With each new party I organize and run, I learn valuable lessons in what does and doesn't work for groups of kids of different ages and numbers. The activities that were hits, we kept and used, in different forms, for subsequent parties. Any game, no matter how beautifully designed, that involved waiting in line for a turn was immediately vetoed early in the planning stage.
The treasure hunts we had in previous years were always something the kids enjoyed. Nobody had to wait their turn, everyone got excited, whomever needed help could get an Adult Helper, there was no time limit, and there were goodies to keep. Plus, we've since decided that if the kids were going to have souvenirs in their goodie bags, they might as well hunt for them as be handed them.
This year's school party involved hunting for school supply-type loot, but we were careful to pick things that were usually not on real school supply lists, given that our party was just a week after everyone started school for real in the fall. Here's what we had the kids hunt for in our yard.
There are so many variations of this craft on the internet - this is how we made ours.
- Cardboard tube (we cut up a wrapping paper inner tube)
- Grey/silver duct tape
- Piece of wrapping paper to wrap around tube
- Circle of pink construction paper, whose diameter is about 2 to 3 times that of the tube. We made radial cuts along its edge, leaving the centre (about the size of the tube's diameter) uncut.
- Segment of tan construction paper, to make a cone slightly larger in diameter than the tube's.
- Black marker
First we rolled the tan segment and glued it into a cone.
We snipped the circumference so that it hugged the opening of the tube, and glued it around the edge of one end of the tube.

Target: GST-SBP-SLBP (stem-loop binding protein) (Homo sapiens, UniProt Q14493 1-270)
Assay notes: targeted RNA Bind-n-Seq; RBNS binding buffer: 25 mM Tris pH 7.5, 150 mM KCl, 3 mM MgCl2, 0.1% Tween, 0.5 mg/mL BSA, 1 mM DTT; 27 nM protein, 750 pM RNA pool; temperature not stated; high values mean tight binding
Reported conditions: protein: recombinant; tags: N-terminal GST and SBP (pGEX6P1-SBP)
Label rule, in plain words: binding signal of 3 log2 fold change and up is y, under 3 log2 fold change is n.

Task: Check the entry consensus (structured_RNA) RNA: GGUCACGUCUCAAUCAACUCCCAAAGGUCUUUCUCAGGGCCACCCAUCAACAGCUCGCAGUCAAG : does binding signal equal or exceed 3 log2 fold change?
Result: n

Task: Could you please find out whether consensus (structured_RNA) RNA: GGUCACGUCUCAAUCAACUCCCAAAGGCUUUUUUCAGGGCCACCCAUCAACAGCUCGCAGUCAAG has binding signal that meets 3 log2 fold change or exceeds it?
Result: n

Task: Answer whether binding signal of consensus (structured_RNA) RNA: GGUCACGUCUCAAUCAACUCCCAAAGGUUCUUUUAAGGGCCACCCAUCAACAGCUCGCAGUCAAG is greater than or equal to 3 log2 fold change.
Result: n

We colored on a lead tip.
Then we wrapped the body of the pencil.
You don't need as much glue as Kate used, by the way.
We filled it,
wrapped the remaining open end with the snipped pink circle, folding down the snipped flaps, and securing it around the tube with a narrow strip of duct tape. To open the pencil later, simply unwrap the duct tape or puncture the pink eraser end with your finger.
Finished pencil filled with goodies!
We cut card stock and regular printer paper in half, stacked them together (the card stock is the cover) and sewed along the spine.
We glued on random bits of old scrapbook paper, and stenciled on the dashed outline of a name plate.
We made paper flowers just like these
and stuck the chenille stems in a bunch of new pencils, tied together with a rubber band.
We could have just hidden the bare pencils, but it was so much more fun to disguise them as flowers and "plant" them in our backyard to be picked!
These we bought here. They are bobbing apples, but Emily opted for a no-water party. They come already filled with a sticker and a plastic bug (fortunately not caterpillar) and we added a little packet of those immensely popular crazy bands.
Finally, Emily made a little treasure map/list for the guests, which we scanned, resized and printed out for everyone.
And on the day of the party, we sent everyone off with their maps to find one of each item.
A large part of the preparation for this treasure hunt was done by Emily. Being able to put together the supplies for her own party kept her busy and out of my hair. More fun for her, and less work for me - I call that a pretty good arrangement!
And that brings us to the end of Behind The Scenes at Emily's School Party! I've updated the original party post with links to all these different elements, and added this party to the rest of our parties - click on the Parties tab below the blog banner to see them.
And now the planning must begin for Jenna's party in November. More cardboarding! Yes! Time for another trip to Ikea's loading bay!